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  6. Alan Brase

    It IS a pretty good car. For a driver the 40hp engine with fresh air heater is a lot better, more durable. (Not to mention, a few mph higher top speed, something that becomes more of an issue with horsepower so dear!).
    BUT, why did he cheap out on a few things like the headlight glass, turn signal flasher, rubber floor mats, carpet and headliner? And RADIO? It has the speaker, the antenna, why no radio? Not like it would cost very much, I’d think a Sapphire I could be bought for $50-100.
    All this neglected would make me distrust some of the other work, like front end parts, transaxle, etc.
    There was a learning curve when fixing these things and I fear very few shops left that would get it straightened out.
    With everything right, one could drive this thing flat out for tens of thousands of miles, with only tuneups, oil changes and valve lash adjustment.
    The seller must know what he is doing, he has set the reserve at least over $10k.

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  7. DrinkinGasoline

    In the States during that time, a purchaser would have faced an optional $ 20 add on for the Sapphire AM Radio. Radio delete packages did not include the speaker. This model had the radio, but was deleted later, as it has the speaker. Delete panels were readily available, as they are today. Why the radio delete? That’s anyone’s guess.

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  8. Blindmarc

    Having been in SoCal during the 80’s, the purists don’t want to hear what I’d do to this one. Great find……2180, duel webers, big cam, stinger exhaust….. Not to mention one piece Windows…..

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    • Audifan

      What a horrible thought………..
      Please, please, leave this car alone. It deserves it.

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      • Matt Tritt

        It agree completely. “Having been in California in the 80’s”? Having been in California in the 40’s, 50’s, 60’s, 70’s, 80’s, 90’s and up to today, I can’t see how being here in the 80’s has anything to do with a tendency to alter vehicles. It seems fine to me to change the body of a vintage car with a bad body and viable frame, but it also seems absurd to do this to already rare vehicles at a time when they are getting scarcer by the minute. It just seem so blind.

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  9. jim s

    i see the hole above the gas pedal where the reserve lever for the gas tank was. the 40hp would have been a period correct upgrade, at least at the VW dealers in my area. i hope this has the upgraded transmission also. great find.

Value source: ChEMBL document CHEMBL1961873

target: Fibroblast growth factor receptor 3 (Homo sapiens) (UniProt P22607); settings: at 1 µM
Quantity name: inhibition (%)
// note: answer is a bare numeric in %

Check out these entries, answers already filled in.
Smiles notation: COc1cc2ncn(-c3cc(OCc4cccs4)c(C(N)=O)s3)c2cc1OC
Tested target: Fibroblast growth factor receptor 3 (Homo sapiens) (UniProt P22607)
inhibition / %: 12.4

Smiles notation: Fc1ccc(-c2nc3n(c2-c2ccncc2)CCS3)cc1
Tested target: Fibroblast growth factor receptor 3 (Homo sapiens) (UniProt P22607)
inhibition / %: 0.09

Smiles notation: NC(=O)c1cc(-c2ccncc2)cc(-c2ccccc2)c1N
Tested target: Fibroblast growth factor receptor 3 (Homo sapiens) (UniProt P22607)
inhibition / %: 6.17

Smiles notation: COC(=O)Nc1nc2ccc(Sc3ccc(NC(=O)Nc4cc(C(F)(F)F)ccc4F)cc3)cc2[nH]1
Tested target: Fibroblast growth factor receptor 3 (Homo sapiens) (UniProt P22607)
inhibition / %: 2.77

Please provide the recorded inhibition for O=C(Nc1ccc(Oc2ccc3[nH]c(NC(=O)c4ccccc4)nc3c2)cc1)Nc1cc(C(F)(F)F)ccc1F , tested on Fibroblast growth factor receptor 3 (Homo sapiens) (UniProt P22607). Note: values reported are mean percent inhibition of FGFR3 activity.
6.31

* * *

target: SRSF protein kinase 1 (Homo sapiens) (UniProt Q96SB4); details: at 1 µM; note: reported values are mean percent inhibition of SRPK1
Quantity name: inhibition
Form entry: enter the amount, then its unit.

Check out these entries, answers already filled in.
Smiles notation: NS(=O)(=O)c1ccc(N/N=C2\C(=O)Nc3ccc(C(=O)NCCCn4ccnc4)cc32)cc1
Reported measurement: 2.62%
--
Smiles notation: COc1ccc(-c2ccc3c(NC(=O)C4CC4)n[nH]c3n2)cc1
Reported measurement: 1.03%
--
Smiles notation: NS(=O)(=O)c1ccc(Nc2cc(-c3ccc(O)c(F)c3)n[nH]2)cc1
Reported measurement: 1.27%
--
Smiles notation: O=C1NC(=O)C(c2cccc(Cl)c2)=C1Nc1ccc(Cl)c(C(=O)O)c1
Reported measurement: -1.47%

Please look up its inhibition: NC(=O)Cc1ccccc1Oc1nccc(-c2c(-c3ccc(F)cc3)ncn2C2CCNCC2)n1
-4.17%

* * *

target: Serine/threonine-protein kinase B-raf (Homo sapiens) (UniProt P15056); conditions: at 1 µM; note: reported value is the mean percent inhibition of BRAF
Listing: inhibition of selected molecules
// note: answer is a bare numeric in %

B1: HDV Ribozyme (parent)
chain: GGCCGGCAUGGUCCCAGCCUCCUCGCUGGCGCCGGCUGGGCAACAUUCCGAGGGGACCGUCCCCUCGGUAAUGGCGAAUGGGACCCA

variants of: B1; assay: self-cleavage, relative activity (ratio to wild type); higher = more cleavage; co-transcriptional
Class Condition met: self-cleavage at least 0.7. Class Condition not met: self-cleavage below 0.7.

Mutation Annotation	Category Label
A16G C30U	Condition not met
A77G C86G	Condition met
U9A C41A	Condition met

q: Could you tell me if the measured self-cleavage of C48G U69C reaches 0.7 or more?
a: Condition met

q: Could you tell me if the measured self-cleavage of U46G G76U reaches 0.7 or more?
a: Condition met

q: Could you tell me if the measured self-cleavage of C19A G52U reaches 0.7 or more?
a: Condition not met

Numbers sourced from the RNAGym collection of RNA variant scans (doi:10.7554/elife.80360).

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  10. David

    Sorry. No where near $30k with a non-matching engine, and holes for gauges in the dash. The originality ship has sailed. What is that gas line doing running by the driver’s side of the center tunnel? “Reclining passenger seat”? I suppose. If by “reclining” you mean “broken.” And a cigarette lighter??

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    • Rick

      Not a gas line, but a brake line. All Beetles had the brake lines running on the driver’s side, inside, down the side of the tunnel.

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  11. Rich

    Factory fuel and amp gauges? Never. The engine’s out of a later car, and the throttle pedal is wrong, maybe just the pedal assembly was swapped, maybe the floorpan is post ’59.
    Still, a nicely sunburnt oval, with some upgrades to make it slightly more 21st century friendly. This would be snapped up in the UK.
    Oh and “DrinkinGasoline”, sorry but there were no 1301’s, VW wanted to use that tag but Simca already owned that numbering system, same as Peugeot owned 3 digit ones ending “01” which is why everyone’s favourite Porsche is a 911…

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    • DrinkinGasoline

      Oh, and “Rich”….sorry, but there was a 1301, but it was “introduced” as a 1302 for the reason You cited,seemingly from Google, meaning that it did exist in conception as well as production, like i stated in my post. That’s like saying that the NSU never existed because it was never mass produced.

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    • DrinkinGasoline

      [Quote] : “which is why everyone’s favourite Porsche is a 911…”
      That is a very bold, arrogant statement. I’d bet that there are those who would disagree. Not that it would matter, given your point of view.

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  12. Matt Tritt

    Deary me. So this car has had upgrades to make for better roadworthiness, so what? The collector mentality seems Almost as irritating as the hot-rodder one, but at least it doesn’t mean ruining an original vehicle forever. My second car was a 57 VW that I still believe to be the best Beetle ever – except, perhaps, for the 58 with a rear window you could actually see out of. As a 19 year-old, I drove that thing everywhere in every season. It handled snow and loose sand about as well as it did hard surfaced roads – without a rattle or squeek, and always got 30 MPG. Every time I see one that’s been modified it makes me cringe. Another bit of history lost, which seems to be a very unfortunate part of our culture. There were so many great bugs sacrificed to absolutely shitty dunebuggys and light aircraft (the engines) it boggles the mind, that every last one remaining whole deserves preservation and USE.

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    • DrinkinGasoline

      I am of same mind. I look at it as “imitation is the sincerest form of flattery”. Folks built Doodle Bugs out of Model T’s, and folks built dune buggies out of Bugs…..the irony of it all. I have a 500 ft. driveway and my ’66 Type 1 still makes it out during the winter months when the modern front wheel drives won’t. But, I have to admit, I’d love to have a Split Window KaferWagen.